rupees. Nothing happens to them when they do not return the money!”
Nallappa Reddy’s story is shared by thousands of farmers in India who
are suffering huge losses.
The situation is so bad that many farmers see no way out of this except to
commit suicide. According to government figures 1,50,000 farmers have
died like this between 1997 and 2005. This number may be much
Bhaskarbhai’s Farm (Dehri village, Gujarat)
As we entered his farm, we were surprised. There were dead leaves, wild
plants, and grass everywhere! Some of the tree branches seemed so dry,
as if eaten by insects. At places we saw some plants with colourful
Why these? Bhaskarbhai said they were croton plants which gave him a
signal when the soil became dry. We were surprised! How? He explained
that the roots of the croton do not go deep in the ground. So when the
top layer of the soil becomes dry, the croton leaves bend and become
limp. This signal tells Bhaskarbhai which part of his farm needs to be
watered.We found the soil soft and crumbly.
We could see tall coconut trees, full of fresh coconuts. We thought he
must be using some special fertilizers. Bhaskarbhai said he does not buy
fertilisers made in factories. His soil is fertile because of all the dried
leaves which slowly rot and mix with it. He dug the soil a little and told
us to look. We saw thousands of earthworms! “These are my soil's best
friends”, he said.
The earthworms soften the soil as they keep digging underneath to
make tunnels. This way air and water can easily get into the soil. The
earthworms also eat the dead leaves and plants, and their droppings
fertilise the soil. Pravin told us about his uncle in the city, who has dug a
pit in his garden. He puts dried leaves in the pit, along with all the
kitchen waste – peels of vegetables and fruits, and leftover food. He also
has earthworms in the pit.
They turn the waste into compost (a natural fertilizer). So his uncle gets
good fertilizer without spending extra money. We all had some fresh
coconuts from the farm. They were really tasty! We also learnt so much
about a new way of farming! Group members : Praful, Hansa, Krutika,
Chakki, Praveen, Class–5C
Journey of a bajra seed–from a field to a plate
What can you see in each picture on the next page? In picture 2 you can
see the bajra cobs in the mortar (okhli, used for crushing). The cobs are
crushed with a pestle (moosli) and the seeds are separated from the cob.
You can see the separated seeds in picture 3. Now this work is also done
by big machines, like threshers. We call both these as different
‘technologies’ – using our hands or big machines – to crush the seeds.
Journey of a bajra seed–from a field to a plate
What technology could have been used to cut the stem in picture 1?
What do you think is being done in the grinder (chakki ) in picture 4?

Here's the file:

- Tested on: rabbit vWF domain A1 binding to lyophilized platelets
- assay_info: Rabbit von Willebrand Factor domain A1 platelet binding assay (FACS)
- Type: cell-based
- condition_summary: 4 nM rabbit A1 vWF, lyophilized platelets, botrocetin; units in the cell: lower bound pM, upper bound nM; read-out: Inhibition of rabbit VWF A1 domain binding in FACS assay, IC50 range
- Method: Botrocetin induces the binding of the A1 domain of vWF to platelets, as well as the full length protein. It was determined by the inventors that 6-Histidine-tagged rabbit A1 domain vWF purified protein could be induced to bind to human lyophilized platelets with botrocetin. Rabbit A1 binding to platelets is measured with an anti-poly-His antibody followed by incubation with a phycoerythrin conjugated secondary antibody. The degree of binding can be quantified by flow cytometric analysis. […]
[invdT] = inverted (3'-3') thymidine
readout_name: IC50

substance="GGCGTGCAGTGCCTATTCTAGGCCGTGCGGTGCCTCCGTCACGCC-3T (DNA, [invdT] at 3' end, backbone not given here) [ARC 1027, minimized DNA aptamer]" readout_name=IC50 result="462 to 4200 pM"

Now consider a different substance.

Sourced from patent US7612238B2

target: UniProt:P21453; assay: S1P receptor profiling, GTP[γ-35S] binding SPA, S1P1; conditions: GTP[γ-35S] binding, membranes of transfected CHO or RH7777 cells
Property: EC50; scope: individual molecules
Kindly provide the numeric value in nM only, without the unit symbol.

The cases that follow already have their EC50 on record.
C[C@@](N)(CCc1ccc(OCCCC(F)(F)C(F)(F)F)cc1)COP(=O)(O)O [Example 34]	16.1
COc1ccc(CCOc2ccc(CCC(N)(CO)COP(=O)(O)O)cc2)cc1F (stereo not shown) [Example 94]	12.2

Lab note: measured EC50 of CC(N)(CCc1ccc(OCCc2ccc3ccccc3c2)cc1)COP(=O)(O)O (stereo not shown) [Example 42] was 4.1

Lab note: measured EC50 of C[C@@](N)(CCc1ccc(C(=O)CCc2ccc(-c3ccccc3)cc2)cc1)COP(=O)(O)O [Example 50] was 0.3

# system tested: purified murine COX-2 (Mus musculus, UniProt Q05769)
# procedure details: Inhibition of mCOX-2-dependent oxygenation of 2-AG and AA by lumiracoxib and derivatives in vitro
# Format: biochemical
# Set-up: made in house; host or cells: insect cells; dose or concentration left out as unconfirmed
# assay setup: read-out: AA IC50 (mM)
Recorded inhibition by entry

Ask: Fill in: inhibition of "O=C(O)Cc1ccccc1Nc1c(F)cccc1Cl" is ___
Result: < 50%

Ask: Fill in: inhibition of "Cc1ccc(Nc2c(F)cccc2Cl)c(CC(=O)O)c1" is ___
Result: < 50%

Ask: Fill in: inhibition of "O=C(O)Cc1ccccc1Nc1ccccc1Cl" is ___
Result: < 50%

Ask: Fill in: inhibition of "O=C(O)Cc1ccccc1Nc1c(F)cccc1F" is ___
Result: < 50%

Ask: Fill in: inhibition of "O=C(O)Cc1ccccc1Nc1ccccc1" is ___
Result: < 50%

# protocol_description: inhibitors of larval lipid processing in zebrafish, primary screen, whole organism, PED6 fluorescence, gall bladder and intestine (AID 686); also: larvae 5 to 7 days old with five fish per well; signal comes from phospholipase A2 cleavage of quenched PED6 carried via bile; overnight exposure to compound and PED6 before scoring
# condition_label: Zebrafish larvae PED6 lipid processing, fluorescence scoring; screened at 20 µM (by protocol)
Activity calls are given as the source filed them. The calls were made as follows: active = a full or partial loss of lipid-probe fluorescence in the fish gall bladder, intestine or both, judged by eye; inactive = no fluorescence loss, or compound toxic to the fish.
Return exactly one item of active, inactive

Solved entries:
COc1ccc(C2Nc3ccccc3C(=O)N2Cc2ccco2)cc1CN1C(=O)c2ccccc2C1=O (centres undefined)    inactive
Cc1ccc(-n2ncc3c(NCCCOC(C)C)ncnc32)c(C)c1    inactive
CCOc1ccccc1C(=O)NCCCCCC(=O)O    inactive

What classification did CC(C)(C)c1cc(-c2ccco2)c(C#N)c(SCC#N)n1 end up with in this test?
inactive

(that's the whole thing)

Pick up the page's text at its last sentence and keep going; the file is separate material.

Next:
What ways (technologies) would have been used to do the work shown
in picture 5 and 6? You can see that the dough is ready in picture 6.
When do you think a sieve (chhalni ) would have been used? Discuss
each step in detail, in any language you wish to use.
Process of farming:
For any living being, food is a basic necessity. For food, we rely on
plants and animals. In a small place, ancient men started cultivating food
and using some procedures for their management and enhancement.
Agriculture is the name of this practice of crop cultivation. Good soil,
environment and seasoning are not sufficient in agriculture to produce a
high-quality product. It needs a series of procedures that must be
followed and the steps are taken to grow crops are known as
There are some criteria to be considered during formation, including the
type of crop, soil conditions, weather, and so on. Farmers determine the
crop is to be cultivated at what time of year and location, based on these
criteria along with some of the following forming process.
The soil on which it is to be grown is prepared by ploughing, levelling,
and manuring before growing a crop. The method of loosening and
digging the soil using a plough is ploughing. It leads to the proper
aeration of the soil. In the method of levelling, the soil is uniformly
dispersed and levelled after ploughing. The soil then becomes manured.
The primary process of sowing is the collection of seeds from good
quality crop strains. These seeds are spread in the field after soil
preparation, and this is considered sowing. Sowing can be carried out by
hand, manually or using seed drilling machines. In a small region,
certain crops like paddy are first raised into seedlings and then
transplanted to the main field.
To get a good yield, crops require nutrients. Therefore, the supply of
nutrients is required at frequent intervals. Manuring is the phase in which
nutritional supplements are obtained and natural or chemical substances
can be these supplements. Manure is the result of animals and plants
waste for decay. Fertilizers are chemicals composed of nutrients from
plants and are commercially produced.
Irrigation is the water supply. Pounds, wells, lakes, dams, canals and so
on can be a water source. Over irrigation may lead to the crop being
waterlogged and destroyed. The frequency and interval must be regulated
between successive irrigation processes.
Unwanted plants that grow between crops are weeds. By using weed,
they are extracted by manually removing them with the hands and others
are extracted during soil preparation.
Until the crop is matured, cut and collected is known as harvesting
method. Grains are isolated from the chaff by either threshing or
manually on a small scale, after harvesting.
Grains yielded are processed for eventual use or marketing in granaries
or bins at godowns. Therefore, crop protection strategies need to be
stronger. Cleaning, drying, fumigation, and so on. are performed before
storage, to protect grains from pests and rodents.
Rice is transported as bulk cargo or as break-bulk cargo in bags (e.g. 100
kg bags of woven jute fabric). Rice is also packaged in smaller 500 g
plastic bags and transported in cartons. The packaging size should be so
selected that the dimensions of the individual area modules or area
module multiples are conformed to the conventional pallet sizes
(800×1200 mm and 1000×1200 mm) and cargo units may thus be
Transport: Ship, railroad, truck
Bulk containers, subject to appropriate predrying of the product to
approx. 12 – 13%, or passively ventilated containers (coffee containers).
There are reservations about both types of container due to the increased
risk of water or mold damage.
Grain farmers can sell at harvest or store their crops for later sale.
Commodity futures markets, options, and cash contracts give crop and
livestock producers the opportunity to price before delivery.